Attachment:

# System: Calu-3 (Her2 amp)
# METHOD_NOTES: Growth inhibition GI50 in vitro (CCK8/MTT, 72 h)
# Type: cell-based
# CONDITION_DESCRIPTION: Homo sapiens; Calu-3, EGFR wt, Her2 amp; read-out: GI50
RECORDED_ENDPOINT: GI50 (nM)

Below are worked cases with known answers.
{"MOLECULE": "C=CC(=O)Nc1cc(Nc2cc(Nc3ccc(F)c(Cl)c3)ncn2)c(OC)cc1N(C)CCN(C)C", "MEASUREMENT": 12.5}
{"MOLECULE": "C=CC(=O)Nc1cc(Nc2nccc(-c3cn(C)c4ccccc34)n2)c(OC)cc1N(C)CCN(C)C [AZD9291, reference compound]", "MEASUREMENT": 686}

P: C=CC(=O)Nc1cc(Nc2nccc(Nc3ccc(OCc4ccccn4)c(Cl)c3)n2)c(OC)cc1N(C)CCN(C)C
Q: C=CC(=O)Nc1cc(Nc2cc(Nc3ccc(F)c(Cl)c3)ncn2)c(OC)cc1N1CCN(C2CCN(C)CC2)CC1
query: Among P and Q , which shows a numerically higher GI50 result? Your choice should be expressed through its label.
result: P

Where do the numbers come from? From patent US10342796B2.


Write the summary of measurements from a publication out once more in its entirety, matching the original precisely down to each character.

# System: Calu-3 (Her2 amp)
# METHOD_NOTES: Growth inhibition GI50 in vitro (CCK8/MTT, 72 h)
# Type: cell-based
# CONDITION_DESCRIPTION: Homo sapiens; Calu-3, EGFR wt, Her2 amp; read-out: GI50
RECORDED_ENDPOINT: GI50 (nM)

Below are worked cases with known answers.
{"MOLECULE": "C=CC(=O)Nc1cc(Nc2cc(Nc3ccc(F)c(Cl)c3)ncn2)c(OC)cc1N(C)CCN(C)C", "MEASUREMENT": 12.5}
{"MOLECULE": "C=CC(=O)Nc1cc(Nc2nccc(-c3cn(C)c4ccccc34)n2)c(OC)cc1N(C)CCN(C)C [AZD9291, reference compound]", "MEASUREMENT": 686}

P: C=CC(=O)Nc1cc(Nc2nccc(Nc3ccc(OCc4ccccn4)c(Cl)c3)n2)c(OC)cc1N(C)CCN(C)C
Q: C=CC(=O)Nc1cc(Nc2cc(Nc3ccc(F)c(Cl)c3)ncn2)c(OC)cc1N1CCN(C2CCN(C)CC2)CC1
query: Among P and Q , which shows a numerically higher GI50 result? Your choice should be expressed through its label.
result: P

Where do the numbers come from? From patent US10342796B2.